The Graduate Fellows program supports graduate (and exceptional undergraduate) students from across the University of Toronto who are working on urban-focused research projects. Graduate Fellow positions are open to U of T students who are pursuing a PhD or Masters degree and who have a passion for urban issues. 

Graduate student fellows may work on an independent project or a component of their degree-based project (thesis or dissertation). Candidates are welcomed from across all disciplines – from the fine arts to social sciences to the natural and applied sciences. Because of the School of Cities’ focus on knowledge mobilization, we are keen to assist with projects of an applied, translational, or policy-oriented nature.  Preference is given to students who are at least two years into their graduate work.

Thematic priorities for graduate fellows:

Fellows will meet with a supporting faculty mentor in small working groups of 3-5 students, 3-4 times during the year. Groups will be organized according to the thematic focus of their research, and will engage in a variety of activities, from writing groups to seminar series to producing joint publications.

We encourage students to apply even if their work is not an exact fit with the topics below.

Initial themes include:

  • Creative Communities Commons (CCC) (focus on visual and performing arts (Mentors: Dan Silver, Department of Sociology, UTSC & Nasim Niknafs, Faculty of Music)
  • Urban humanities (Mentor: Stanka Radovic, Department of English)
  • Community development, social movements, and participatory methods (Mentor: Aditi Mehta, Urban Studies Program, Innis College)
  • Racial justice, housing rights, and the city (Mentor: Prentiss Dantzler, Department of Sociology)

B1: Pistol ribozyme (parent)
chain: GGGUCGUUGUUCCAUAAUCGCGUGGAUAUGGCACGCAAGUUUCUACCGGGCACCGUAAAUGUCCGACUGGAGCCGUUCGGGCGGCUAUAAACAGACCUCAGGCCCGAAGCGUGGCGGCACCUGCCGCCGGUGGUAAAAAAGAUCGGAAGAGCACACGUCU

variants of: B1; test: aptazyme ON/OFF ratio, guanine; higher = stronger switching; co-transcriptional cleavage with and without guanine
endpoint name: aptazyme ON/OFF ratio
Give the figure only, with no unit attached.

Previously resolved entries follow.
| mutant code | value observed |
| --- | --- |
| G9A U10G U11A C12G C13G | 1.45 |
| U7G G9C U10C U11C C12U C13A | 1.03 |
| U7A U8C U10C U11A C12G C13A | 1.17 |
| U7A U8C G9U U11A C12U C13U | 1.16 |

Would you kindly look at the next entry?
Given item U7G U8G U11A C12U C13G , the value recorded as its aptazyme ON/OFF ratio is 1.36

• City and regional governance and economies (Mentor: Karen Chapple, Department of Geography & Planning)
  • Urban natural environments and ecosystems (Mentor: Marc Cadotte, Department of Biological Sciences, UTSC)
  • Urban landscapes and the built environment (Mentor: Fadi Masoud, John H. Daniels Faculty of Architecture, Landscape and Design)

Other likely themes include (to be confirmed once faculty mentors are finalized):

  • Health, data and communities 
  • Infrastructure and mobility 

Proposals that relate to the School of Cities’ inaugural themes are also welcome:

  • climate and justice
  • belonging, migration and thriving
  • inequality, data and democracy

Graduate fellows receive: 

  • $2000 towards their research
  • An extra $1500 for proposing and executing a knowledge mobilization project. This additional piece is optional, and the extra funding is only available to those who successfully apply for it. Examples of a knowledge mobilization project include articles or blog posts; workshops or events; websites or webpages; maps or infographics; policy briefs; podcasts, videos or exhibitions; mobile apps. Think creatively and suggest a knowledge mobilization format that fits your research! (see some examples from last year)
  • Recognition for U of T Co-Curricular Record (CCR) for 3 competencies (upon completion of the Graduate Fellows program)

What we look for:  

  • Demonstrated creativity, impact and knowledge mobilization (as relevant) of the proposed project 
  • Demonstrated viability of the proposed project (i.e., based on research already in progress or connected to an active research team) 
  • Potential to reach broad audiences with implications for motivating public policy, professional practice change, or community action.
  • The rigour of the proposed methodological approach 
  • A connection to equity, diversity, and inclusion 


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